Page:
I would like to start tray processing my sheet film when I find a space to do it, but I have always wondered - how does one get enough agitation in the tray? It seems like the developer moves so gently across the negative. What have you found to be an effective agitation cycle for tray processing sheet film?

Evan,

I batch process 4x5 sheets (up to 8, but I like 6 at a time) in deep 5x7 trays and agitate by taking one sheet from the bottom and moving it to the top, submerging it slowly and then repeating. I like to go through the stack once every 30 seconds. When I'm developing just one sheet, I'll lift it from the tray, turn it 180 and resubmerge it in the developer once every 15 seconds. I find tray rocking inadequate.

If you'd like more details, search here or on APUG for some of my (and others') more detailed descriptions of tray processing, or PM me.

Best,

Doremus

koraks
26-Feb-2017, 04:20
Swirling may result in a laminar flow along some parts of the film surface, while obstacles and edges result in turbulent flows in other places. The outcome is unevenness. The only real solution is to make sure the flow is turbulent in all places. An easy way to achieve this is to agitate through inversions - and not too gently at that.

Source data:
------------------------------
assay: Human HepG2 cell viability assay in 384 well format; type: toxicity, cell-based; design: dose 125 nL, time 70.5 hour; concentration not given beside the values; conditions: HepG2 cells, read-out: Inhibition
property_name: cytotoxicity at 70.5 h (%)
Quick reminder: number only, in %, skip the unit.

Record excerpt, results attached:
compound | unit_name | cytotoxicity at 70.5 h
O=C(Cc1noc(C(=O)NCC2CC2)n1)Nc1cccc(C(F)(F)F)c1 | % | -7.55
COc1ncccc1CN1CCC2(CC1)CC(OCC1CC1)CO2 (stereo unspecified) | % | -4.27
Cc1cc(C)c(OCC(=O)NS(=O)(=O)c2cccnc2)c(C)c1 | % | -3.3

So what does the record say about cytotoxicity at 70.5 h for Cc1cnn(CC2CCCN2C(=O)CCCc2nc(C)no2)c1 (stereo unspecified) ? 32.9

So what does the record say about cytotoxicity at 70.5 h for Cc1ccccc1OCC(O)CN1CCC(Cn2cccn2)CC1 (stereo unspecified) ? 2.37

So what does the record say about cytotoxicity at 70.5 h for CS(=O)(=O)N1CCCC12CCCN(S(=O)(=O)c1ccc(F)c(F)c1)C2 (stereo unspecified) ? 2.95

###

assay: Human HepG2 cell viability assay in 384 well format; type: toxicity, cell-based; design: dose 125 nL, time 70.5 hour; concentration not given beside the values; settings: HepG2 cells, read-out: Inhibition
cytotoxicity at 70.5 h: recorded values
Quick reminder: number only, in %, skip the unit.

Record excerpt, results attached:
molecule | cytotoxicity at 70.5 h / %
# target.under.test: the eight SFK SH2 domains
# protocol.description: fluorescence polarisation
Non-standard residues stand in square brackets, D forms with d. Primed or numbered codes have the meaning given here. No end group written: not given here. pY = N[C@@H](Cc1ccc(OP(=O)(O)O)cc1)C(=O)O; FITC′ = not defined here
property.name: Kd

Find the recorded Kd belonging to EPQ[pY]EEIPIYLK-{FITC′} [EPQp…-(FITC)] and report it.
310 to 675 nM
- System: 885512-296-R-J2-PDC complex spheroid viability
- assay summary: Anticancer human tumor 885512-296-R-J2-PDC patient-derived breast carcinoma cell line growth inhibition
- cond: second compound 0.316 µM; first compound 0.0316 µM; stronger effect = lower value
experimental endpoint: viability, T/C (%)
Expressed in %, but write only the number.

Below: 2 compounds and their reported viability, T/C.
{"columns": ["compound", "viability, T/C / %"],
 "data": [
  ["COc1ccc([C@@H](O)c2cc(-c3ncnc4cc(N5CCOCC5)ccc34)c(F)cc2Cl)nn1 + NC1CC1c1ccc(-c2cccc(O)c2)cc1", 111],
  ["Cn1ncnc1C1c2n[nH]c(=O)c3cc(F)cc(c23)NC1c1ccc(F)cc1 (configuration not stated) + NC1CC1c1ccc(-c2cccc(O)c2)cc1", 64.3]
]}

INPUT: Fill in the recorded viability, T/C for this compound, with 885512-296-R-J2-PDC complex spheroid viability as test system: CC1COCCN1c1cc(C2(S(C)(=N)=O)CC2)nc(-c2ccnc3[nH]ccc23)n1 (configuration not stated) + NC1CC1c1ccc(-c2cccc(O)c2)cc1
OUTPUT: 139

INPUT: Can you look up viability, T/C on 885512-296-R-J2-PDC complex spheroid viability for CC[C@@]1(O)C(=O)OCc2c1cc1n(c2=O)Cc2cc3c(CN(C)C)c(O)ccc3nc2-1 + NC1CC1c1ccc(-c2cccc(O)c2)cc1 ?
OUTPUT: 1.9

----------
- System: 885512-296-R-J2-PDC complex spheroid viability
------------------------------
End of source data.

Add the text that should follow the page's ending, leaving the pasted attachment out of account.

The same issue can occur in Paterson tank with the stick-twisting implement, particularly with 120 film. I find it doesn't cause much problems (at least in my experience) with 135 film, but 120 film is much more finicky due to its large, even surface (no sprocket holes etc.)
Sheet film is an entirely different story as the edges of the separate sheets will induce turbulence in a rotation/twisting agitation scheme, making it a little less prone to uneven development. Mind you: less prone, not immune...
One other instance worth mentioning is agitation in a rotation processor like a Jobo CP*. This can cause issues with partly laminar flows as well, even if the rotation direction is alternated. I find this to be particularly the case at the higher rotation setting of my CPE2 when using roll film. Sheets in a 25xx tank are fine, but 135 film in a 15xx tank is a nightmare with very noticeably higher development along the edges of the film strip.

For me, it helps to visualize what happens in the tank when I run into uneven development issues and then come up with a few hypotheses why it happens. These can be deliberately tested, which usually helps. Similar to Doremus' 120 approach, but a little less random.